Random generators again
When I started coding around 2005, two questions kept me going: how on earth does a
.php file on a server produce a different page if you append
?p=22 to it’s URL; and how do I make my own random generator? The magic of the former now disappeared behind pretty URL schemas (also: there isn’t much depth to it, it turned out), but the latter still catches me from time to time.
Back then, I was intrigued by the site Seventh Sanctum, which was and still is home to many generators. Want a wacky gadget, a quick name, or a wrestling move? One click of a button and you have 15. Heck, I wanted to give three examples so I clicked the ‘random generator’ button three times and it gave me these, like a generator that generates generators.
I made several generators myself, most notably: Randomon, an unfinished and thus empty picture with the height and name of a Poké/Digimon-like creature; the Stamboomgenerator, which draws a wacky family tree with Dutch names and surnames; and various attempts to generate artificial languages. Since I did not know about version control back then I probably lost a lot of it.
Drawing the new city
A few weeks ago, our Dungeon Master Mike showed us the map of the city our characters had just arrived at. It looked awesome: he had drawn roads, walls and it was filled with boxes that represent houses. He’s got time too much, I thought. Also, wouldn’t it be cool if you had a generator that just generates a map like that?
I had been playing with Rust and it’s modular game engine Piston, and you thought: wow, if Rust is really that fast, I can generate a lot of stuff. It ended with me, turning the Hello, World!-example of a spinning red cube into a red cube that could be panned around, with zoom and everything. It’s almost Google Maps, I imagined. Now I just have to make the map.
It was then that the Duck lead me to an article by Amit Patel about generating maps from noise. And then that lead me to his brilliant explanation about noise and just all the rest of his site.
See, back in the day, I quickly discovered that random is both your friend and your enemy in the game of generators. Too much randomness makes certain properties unbelievable. Also, I wasn’t very good at writing and thinking about code back then. The following is literally how the Stamboomgenerator chose how many children a certain family member would have:
$kinderen = array(0,0,0,0,0,0,0,0,0,0,0,0,0,0,1,1,1,1,1,1,1,1,1,1,1,1,1,1,1,1,1,1,1,1,1,1,1,1,1,1,1,1,1,2,2,2,2,2,2,2,2,2,2,2,2,2,2,2,2,2,2,2,2,2,3,3,3,3,3,3,3,3,3,3,4,4,4,4,4,4,4,5,5,5,5,5,5,6,6,6,6,6,7,7,7,7,8,8,8,9,9,10); $kinderen = $kinderen[rand(0,count($kinderen)-1)];
I tweaked it by hand, by just running it a lot of times, feeling whether or not the proportion would make sense. There is zero math behind it, I’ve studied Dutch literature, you know.
Everything has already been done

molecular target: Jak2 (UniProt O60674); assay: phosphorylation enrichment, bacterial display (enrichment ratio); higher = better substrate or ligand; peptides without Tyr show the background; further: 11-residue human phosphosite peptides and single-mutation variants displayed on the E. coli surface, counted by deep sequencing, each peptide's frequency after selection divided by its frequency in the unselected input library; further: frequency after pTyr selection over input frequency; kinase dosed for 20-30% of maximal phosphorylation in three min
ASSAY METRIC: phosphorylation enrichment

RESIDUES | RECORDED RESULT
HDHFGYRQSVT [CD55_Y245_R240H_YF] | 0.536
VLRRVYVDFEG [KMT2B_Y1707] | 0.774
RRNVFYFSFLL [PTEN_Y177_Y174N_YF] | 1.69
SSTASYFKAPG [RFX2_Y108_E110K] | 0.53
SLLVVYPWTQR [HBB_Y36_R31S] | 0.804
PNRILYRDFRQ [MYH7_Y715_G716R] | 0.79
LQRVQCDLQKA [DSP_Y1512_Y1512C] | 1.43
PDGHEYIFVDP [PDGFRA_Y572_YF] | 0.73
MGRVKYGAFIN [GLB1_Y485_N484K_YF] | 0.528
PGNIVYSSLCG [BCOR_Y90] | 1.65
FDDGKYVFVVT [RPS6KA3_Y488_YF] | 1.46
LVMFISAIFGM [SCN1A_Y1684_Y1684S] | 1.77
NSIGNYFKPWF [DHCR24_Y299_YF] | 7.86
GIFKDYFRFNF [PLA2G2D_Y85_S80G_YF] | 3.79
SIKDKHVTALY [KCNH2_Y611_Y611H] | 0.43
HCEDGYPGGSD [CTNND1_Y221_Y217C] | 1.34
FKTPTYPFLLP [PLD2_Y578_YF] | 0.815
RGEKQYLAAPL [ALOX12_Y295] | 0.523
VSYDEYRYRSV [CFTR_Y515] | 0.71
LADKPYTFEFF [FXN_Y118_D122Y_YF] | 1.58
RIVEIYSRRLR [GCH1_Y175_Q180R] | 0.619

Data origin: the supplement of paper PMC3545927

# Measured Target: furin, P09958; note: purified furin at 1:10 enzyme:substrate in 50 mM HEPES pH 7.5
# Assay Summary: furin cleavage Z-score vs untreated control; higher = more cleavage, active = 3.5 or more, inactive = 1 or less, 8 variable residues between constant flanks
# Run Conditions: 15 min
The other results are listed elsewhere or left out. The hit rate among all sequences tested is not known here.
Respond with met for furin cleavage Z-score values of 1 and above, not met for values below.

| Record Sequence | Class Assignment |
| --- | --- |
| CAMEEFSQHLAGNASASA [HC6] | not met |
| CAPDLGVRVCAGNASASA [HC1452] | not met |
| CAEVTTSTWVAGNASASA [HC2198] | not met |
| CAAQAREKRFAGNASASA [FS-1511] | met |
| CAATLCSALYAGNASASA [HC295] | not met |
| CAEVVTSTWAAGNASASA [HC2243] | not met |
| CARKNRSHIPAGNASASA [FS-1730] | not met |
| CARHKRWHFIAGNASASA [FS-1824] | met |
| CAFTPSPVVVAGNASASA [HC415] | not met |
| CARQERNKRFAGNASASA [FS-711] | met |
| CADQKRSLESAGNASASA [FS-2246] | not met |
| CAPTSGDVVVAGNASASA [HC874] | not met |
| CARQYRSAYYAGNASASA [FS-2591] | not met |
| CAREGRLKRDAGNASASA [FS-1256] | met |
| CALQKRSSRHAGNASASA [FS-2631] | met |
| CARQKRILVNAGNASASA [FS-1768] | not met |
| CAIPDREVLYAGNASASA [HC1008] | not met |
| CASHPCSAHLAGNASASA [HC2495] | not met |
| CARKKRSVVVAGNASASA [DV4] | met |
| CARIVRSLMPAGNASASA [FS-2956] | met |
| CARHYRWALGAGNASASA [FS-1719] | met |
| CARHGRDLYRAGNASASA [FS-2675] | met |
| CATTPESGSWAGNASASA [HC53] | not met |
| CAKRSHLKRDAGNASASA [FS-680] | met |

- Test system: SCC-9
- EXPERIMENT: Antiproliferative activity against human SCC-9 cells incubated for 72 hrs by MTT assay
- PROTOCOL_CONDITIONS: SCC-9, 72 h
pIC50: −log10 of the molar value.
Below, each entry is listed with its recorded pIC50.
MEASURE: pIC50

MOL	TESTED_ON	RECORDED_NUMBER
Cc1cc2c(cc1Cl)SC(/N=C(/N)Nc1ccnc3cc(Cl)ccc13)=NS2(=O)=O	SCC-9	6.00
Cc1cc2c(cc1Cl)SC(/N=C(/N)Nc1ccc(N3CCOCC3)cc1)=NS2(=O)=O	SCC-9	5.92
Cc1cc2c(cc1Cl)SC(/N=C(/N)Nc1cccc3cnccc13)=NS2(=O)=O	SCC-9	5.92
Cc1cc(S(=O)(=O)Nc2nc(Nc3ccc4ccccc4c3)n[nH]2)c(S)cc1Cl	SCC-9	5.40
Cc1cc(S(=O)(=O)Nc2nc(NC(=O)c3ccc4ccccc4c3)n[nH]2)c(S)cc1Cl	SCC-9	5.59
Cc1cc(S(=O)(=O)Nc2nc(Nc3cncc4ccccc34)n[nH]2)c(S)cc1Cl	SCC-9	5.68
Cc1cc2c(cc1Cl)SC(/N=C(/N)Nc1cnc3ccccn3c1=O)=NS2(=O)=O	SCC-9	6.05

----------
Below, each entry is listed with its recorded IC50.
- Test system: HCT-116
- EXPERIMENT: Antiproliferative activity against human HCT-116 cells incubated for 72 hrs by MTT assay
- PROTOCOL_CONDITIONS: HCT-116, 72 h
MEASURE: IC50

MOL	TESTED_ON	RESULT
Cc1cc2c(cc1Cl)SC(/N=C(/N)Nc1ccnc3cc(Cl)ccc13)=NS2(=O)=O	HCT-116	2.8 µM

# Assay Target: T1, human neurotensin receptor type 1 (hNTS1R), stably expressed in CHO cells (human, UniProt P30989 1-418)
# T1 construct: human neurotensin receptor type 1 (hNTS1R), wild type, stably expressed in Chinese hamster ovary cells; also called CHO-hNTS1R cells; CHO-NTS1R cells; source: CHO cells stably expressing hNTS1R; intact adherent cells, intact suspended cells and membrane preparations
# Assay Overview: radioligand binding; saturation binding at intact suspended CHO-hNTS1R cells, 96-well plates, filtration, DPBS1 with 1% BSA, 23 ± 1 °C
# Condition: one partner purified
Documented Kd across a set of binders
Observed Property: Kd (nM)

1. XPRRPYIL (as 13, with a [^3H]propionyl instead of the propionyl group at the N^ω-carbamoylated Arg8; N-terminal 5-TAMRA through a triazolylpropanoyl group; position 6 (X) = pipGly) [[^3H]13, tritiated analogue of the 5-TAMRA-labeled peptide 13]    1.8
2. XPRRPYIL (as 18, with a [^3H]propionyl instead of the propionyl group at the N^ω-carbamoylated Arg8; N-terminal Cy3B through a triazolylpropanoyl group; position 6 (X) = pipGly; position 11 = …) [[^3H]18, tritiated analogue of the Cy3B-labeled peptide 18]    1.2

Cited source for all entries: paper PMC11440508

Studying the Red Blob Games site, and getting extra info about the terms on other sites and Youtube, I discovered so much more world (and math) behind these generators. Turns out it’s also called ‘procedural generation’, which gives better search results. Everything already exists, but you need the proper name to Google it.
I don’t recall if I found out about Perlin noise before or after finding the Red Blob Games site, but while reading the articles I keep having “oh but you could…”s and “if you just…”s, which are most of the time resolved by just another article that shows you how to do it. And they all come with an interactive example with sliders for you to adjust as to understand it better. It is a crazy treasure to find.
The whole thing made me also wander off into the world of 3D rendering, exploring OpenGL and linear algebra. It resulted in last weekend’s fiddling with Blender and a donut. This is a totally different topic, but that’s also a field where a lot of knowledge is shared around. There is so much to learn.
Generating my own world
I kept thinking about how to combine all the elements of map making with noise with other approaches, that would give me plate tectonics. I would then like to adjust the scale of generation from millions of years to just years and play out a simulation of human influence on that map, as to finally arrive at a generated city with an actual history.
For the history to play out, I need some form of grid system to divide the planet into manageable chunks. Luckily Amit has written about that too. But unlike me, he actually reads mathematics papers about this stuff, and thus knows that it’s impossible to divide a sphere into equal hexagons and stuff. (You need 12 pentagons.)
And then of course, he also did it: he made a thing that makes planets with tectonics. Including an example that renders in your browser, with slider to change some parameters. It is both so cool and so intimidating.
It’s not that I’m discouraged by the knowledge that someone else has already done things I wanted to do. It’s impossible to be original (and also: it’s impossible to exactly copy). But the intimidating part is all the math behind his stuff, and the complete lack of it on my side.
Still, with this knowledge I might just take some shortcuts with the world and go for the simulation path. It has been done, I know, that was what lead me to Perlin noise. There are just so many fascinating aspects of this topic.
Writing this blogpost probably makes it less likely for things happen, but I owe it to people like Amit to also think out loud sometimes, to share what I have found. Maybe more about this in the future.
Oh and by the way, Mike did not draw that map himself, as I found out. ’Ik heb wel wat beters te doen,’ he said laughingly.